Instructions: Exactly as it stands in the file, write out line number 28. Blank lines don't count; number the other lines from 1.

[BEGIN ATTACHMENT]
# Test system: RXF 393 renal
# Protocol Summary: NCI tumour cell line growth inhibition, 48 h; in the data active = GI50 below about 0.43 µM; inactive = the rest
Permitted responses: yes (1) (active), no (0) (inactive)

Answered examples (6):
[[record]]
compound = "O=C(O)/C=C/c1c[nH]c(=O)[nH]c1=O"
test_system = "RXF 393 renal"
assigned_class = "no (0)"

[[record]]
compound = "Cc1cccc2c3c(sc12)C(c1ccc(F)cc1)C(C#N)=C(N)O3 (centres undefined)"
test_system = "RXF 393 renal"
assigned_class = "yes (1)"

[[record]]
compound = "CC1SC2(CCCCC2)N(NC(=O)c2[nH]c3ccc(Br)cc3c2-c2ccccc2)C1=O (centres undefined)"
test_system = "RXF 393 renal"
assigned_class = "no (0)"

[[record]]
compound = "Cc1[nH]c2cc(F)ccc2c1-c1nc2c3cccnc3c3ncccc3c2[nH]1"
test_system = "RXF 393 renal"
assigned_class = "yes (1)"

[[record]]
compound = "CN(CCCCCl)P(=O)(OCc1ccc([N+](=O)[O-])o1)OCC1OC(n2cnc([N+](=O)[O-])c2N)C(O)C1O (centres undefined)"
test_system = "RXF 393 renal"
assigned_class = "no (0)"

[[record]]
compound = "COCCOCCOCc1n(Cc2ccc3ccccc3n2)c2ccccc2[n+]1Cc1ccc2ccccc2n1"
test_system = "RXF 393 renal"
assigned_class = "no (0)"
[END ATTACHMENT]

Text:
assigned_class = "no (0)"